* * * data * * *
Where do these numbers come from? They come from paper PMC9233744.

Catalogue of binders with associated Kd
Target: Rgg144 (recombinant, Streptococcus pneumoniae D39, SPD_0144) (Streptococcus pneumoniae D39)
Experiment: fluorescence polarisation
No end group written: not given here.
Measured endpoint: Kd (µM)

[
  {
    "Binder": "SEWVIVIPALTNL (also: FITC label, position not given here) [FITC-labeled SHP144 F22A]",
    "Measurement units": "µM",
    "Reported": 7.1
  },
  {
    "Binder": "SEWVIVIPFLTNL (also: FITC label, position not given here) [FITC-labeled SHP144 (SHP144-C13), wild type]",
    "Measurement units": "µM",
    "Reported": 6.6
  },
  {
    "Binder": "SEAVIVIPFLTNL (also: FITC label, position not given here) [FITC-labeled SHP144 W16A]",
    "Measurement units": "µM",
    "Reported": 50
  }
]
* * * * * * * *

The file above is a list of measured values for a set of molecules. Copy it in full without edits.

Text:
Where do these numbers come from? They come from paper PMC9233744.

Catalogue of binders with associated Kd
Target: Rgg144 (recombinant, Streptococcus pneumoniae D39, SPD_0144) (Streptococcus pneumoniae D39)
Experiment: fluorescence polarisation
No end group written: not given here.
Measured endpoint: Kd (µM)

[
  {
    "Binder": "SEWVIVIPALTNL (also: FITC label, position not given here) [FITC-labeled SHP144 F22A]",
    "Measurement units": "µM",
    "Reported": 7.1
  },
  {
    "Binder": "SEWVIVIPFLTNL (also: FITC label, position not given here) [FITC-labeled SHP144 (SHP144-C13), wild type]",
    "Measurement units": "µM",
    "Reported": 6.6
  },
  {
    "Binder": "SEAVIVIPFLTNL (also: FITC label, position not given here) [FITC-labeled SHP144 W16A]",
    "Measurement units": "µM",
    "Reported": 50
  }
]